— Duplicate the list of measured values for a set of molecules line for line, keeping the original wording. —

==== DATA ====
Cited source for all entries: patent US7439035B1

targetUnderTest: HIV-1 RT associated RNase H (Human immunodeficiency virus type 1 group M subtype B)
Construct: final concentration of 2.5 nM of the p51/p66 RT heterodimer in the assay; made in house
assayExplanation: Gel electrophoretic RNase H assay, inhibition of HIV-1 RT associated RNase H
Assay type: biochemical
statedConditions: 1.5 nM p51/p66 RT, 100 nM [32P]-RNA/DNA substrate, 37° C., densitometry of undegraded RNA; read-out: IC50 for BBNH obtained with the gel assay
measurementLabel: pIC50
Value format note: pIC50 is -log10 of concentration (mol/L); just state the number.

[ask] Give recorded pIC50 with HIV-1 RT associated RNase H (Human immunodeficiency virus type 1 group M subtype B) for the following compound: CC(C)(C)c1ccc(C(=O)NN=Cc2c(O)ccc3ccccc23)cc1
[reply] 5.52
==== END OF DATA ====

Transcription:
Cited source for all entries: patent US7439035B1

targetUnderTest: HIV-1 RT associated RNase H (Human immunodeficiency virus type 1 group M subtype B)
Construct: final concentration of 2.5 nM of the p51/p66 RT heterodimer in the assay; made in house
assayExplanation: Gel electrophoretic RNase H assay, inhibition of HIV-1 RT associated RNase H
Assay type: biochemical
statedConditions: 1.5 nM p51/p66 RT, 100 nM [32P]-RNA/DNA substrate, 37° C., densitometry of undegraded RNA; read-out: IC50 for BBNH obtained with the gel assay
measurementLabel: pIC50
Value format note: pIC50 is -log10 of concentration (mol/L); just state the number.

[ask] Give recorded pIC50 with HIV-1 RT associated RNase H (Human immunodeficiency virus type 1 group M subtype B) for the following compound: CC(C)(C)c1ccc(C(=O)NN=Cc2c(O)ccc3ccccc23)cc1
[reply] 5.52